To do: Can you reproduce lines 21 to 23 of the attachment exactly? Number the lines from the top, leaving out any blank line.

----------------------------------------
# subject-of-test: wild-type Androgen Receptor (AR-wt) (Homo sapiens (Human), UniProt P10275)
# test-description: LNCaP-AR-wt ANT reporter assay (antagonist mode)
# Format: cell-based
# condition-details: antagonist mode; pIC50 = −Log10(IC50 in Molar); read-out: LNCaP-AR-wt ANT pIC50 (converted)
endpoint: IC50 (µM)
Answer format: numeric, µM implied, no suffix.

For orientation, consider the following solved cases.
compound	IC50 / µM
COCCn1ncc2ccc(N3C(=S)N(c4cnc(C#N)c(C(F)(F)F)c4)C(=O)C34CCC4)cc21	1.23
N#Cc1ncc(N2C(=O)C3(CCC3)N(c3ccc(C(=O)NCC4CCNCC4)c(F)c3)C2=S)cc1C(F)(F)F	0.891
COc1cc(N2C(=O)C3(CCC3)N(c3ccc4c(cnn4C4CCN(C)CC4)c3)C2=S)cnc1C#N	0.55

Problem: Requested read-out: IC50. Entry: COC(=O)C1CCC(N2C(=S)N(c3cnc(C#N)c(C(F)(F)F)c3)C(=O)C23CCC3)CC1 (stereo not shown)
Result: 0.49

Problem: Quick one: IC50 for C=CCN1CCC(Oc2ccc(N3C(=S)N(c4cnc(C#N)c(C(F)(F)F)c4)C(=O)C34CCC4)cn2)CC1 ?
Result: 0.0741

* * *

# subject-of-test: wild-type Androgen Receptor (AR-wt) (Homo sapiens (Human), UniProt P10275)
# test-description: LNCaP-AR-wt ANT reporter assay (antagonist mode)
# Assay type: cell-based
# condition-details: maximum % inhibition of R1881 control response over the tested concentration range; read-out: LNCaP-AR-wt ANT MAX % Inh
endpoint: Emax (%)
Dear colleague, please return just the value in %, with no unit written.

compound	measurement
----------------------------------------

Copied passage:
endpoint: Emax (%)
Dear colleague, please return just the value in %, with no unit written.

compound	measurement